According to the results of the survey, companies that have embraced cloud automation can deploy new applications and workloads faster and more frequently, while recovering from failures with more agility than organizations that struggle to adopt automated processes, ing and monitoring. Furthermore, per the survey results, 41% of corporate IT departments are producing more than 10 new cloud workloads every year, and 56% have automated at least half of all their artifact creation and deployment pipelines. Another 66% said that at least half of all their quality assessments (lint, unit s, etc.) are automated.
“The survey results reiterate what we’re hearing from clients and prospects: automation, driven by cloud technologies, is critical to the rapid delivery of new workloads and applications,” says Jeff Aden, EVP of Marketing & Strategic Business Development & Co-Founder at 2nd Watch. “Companies are automating everything from artifact creation to deployment pipelines and process, which includes metrics, documentation and data. The result is faster time-to-market for new applications, and less application downtime.”
More survey results:
- 63% said that deploying new applications takes less than six weeks
- 44% said that deploying new code to production takes a day or less
- 54% said they are deploying new code changes at least once a week
- 50% said it takes a day or less to recover from application failure
- 55% said they are measuring application quality by ing everything
Download the infographic highlighting the results of the Cloud Automation survey here. For questions about how 2nd Watch can help you embrace cloud automation, please contact us today!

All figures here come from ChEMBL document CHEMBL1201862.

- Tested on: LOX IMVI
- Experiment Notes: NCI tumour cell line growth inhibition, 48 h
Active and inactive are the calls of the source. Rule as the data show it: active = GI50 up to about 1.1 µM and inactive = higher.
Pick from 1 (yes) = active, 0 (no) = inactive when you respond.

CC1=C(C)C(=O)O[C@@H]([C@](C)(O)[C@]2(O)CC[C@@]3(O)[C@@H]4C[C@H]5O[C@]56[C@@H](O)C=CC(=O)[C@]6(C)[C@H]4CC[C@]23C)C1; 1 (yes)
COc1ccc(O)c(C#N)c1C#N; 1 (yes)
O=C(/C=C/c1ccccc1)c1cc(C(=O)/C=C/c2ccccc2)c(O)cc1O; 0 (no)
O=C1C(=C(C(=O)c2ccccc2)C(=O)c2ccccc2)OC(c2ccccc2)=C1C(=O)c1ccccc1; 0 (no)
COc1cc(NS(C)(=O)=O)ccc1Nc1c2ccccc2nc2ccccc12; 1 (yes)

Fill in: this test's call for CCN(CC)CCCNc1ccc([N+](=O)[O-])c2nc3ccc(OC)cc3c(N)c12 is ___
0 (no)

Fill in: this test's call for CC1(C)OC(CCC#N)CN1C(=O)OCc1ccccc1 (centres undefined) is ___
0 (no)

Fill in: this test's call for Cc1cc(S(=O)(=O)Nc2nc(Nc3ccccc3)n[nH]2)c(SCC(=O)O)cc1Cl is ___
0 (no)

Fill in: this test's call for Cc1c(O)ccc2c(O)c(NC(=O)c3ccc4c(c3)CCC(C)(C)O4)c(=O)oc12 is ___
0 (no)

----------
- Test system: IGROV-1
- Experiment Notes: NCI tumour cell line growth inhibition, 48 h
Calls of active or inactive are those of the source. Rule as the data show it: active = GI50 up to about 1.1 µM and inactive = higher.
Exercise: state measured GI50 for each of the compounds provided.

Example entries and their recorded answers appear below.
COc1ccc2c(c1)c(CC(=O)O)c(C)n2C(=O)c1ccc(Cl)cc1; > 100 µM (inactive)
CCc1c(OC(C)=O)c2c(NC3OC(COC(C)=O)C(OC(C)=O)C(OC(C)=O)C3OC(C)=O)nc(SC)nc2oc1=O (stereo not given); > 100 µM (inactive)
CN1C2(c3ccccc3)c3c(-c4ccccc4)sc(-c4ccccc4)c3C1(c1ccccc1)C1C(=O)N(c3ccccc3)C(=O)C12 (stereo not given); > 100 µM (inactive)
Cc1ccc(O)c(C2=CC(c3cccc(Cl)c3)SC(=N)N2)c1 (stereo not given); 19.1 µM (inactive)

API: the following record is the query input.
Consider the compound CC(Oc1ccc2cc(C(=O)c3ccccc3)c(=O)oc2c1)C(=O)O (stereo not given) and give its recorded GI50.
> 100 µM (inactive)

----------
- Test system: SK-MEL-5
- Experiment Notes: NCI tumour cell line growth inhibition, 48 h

-Katie Laas-Ellis, Marketing Manager, 2nd Watch
We’re back with more survey results! Our la survey of more than 400 IT executives shows that enterprise IT procurement patterns favor cloud technologies, although most execs polled still see themselves as operating “Mode 1” type IT organizations – we’ll get into an explanation of this below. Our Public Cloud Procurement: Packaging, Consumption and Management survey sought to understand the organizational emphasis and strategic focus of modern enterprise IT departments based on the tech services they’re consuming and how much they’re spending.
Gartner refers to Mode 1 organizations as traditional and sequential, emphasizing safety and accuracy and preferring entire solutions over self-service, while Mode 2 organizations are exploratory and nonlinear, emphasize agility and speed, prefer self-service and have a higher tolerance for risk. Going into the survey, we expected most enterprise IT organizations to be bimodal, with their focus split between stability and agility. The results confirmed our expectations – bimodal IT is common for modern IT organizations.
Here are some of our findings:
- 71% of respondents reported being a Mode 1 IT organizations.
- 72% of respondents emphasize sequential processes and linear relationships (Mode 1) over short feedback loops and clustered relationships (Mode 2) for IT delivery.
- 65% said plan-driven / top-down decision making best represented their planning processes – a Mode 1 viewpoint.
However, respondents also showed considerable interest in public cloud technologies and outsourced management for those services:
- 89% of respondents use AWS, Google Compute Engine or Microsoft Azure.
- 39% have dedicated up to 25% of total IT spend to public cloud.